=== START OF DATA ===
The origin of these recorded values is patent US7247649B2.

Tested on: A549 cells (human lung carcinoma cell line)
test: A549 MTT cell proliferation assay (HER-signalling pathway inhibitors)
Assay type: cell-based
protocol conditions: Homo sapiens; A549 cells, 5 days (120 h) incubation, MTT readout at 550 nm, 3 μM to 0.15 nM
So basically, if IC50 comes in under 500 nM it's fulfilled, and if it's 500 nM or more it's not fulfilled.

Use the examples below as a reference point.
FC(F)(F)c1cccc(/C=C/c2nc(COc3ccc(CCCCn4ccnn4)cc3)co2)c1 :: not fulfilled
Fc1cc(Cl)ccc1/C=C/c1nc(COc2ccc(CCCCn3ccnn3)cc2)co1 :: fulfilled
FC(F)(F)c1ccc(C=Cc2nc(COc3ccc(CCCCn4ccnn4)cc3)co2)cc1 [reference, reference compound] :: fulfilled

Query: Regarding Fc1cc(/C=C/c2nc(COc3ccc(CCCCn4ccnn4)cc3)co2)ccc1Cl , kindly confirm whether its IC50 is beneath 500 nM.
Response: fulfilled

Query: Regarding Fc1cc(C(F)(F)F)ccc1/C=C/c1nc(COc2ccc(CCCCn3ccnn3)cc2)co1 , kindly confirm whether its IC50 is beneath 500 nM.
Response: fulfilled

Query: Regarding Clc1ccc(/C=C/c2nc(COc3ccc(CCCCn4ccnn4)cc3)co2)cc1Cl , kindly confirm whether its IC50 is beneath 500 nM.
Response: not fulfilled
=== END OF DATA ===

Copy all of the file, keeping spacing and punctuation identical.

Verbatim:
The origin of these recorded values is patent US7247649B2.

Tested on: A549 cells (human lung carcinoma cell line)
test: A549 MTT cell proliferation assay (HER-signalling pathway inhibitors)
Assay type: cell-based
protocol conditions: Homo sapiens; A549 cells, 5 days (120 h) incubation, MTT readout at 550 nm, 3 μM to 0.15 nM
So basically, if IC50 comes in under 500 nM it's fulfilled, and if it's 500 nM or more it's not fulfilled.

Use the examples below as a reference point.
FC(F)(F)c1cccc(/C=C/c2nc(COc3ccc(CCCCn4ccnn4)cc3)co2)c1 :: not fulfilled
Fc1cc(Cl)ccc1/C=C/c1nc(COc2ccc(CCCCn3ccnn3)cc2)co1 :: fulfilled
FC(F)(F)c1ccc(C=Cc2nc(COc3ccc(CCCCn4ccnn4)cc3)co2)cc1 [reference, reference compound] :: fulfilled

Query: Regarding Fc1cc(/C=C/c2nc(COc3ccc(CCCCn4ccnn4)cc3)co2)ccc1Cl , kindly confirm whether its IC50 is beneath 500 nM.
Response: fulfilled

Query: Regarding Fc1cc(C(F)(F)F)ccc1/C=C/c1nc(COc2ccc(CCCCn3ccnn3)cc2)co1 , kindly confirm whether its IC50 is beneath 500 nM.
Response: fulfilled

Query: Regarding Clc1ccc(/C=C/c2nc(COc3ccc(CCCCn4ccnn4)cc3)co2)cc1Cl , kindly confirm whether its IC50 is beneath 500 nM.
Response: not fulfilled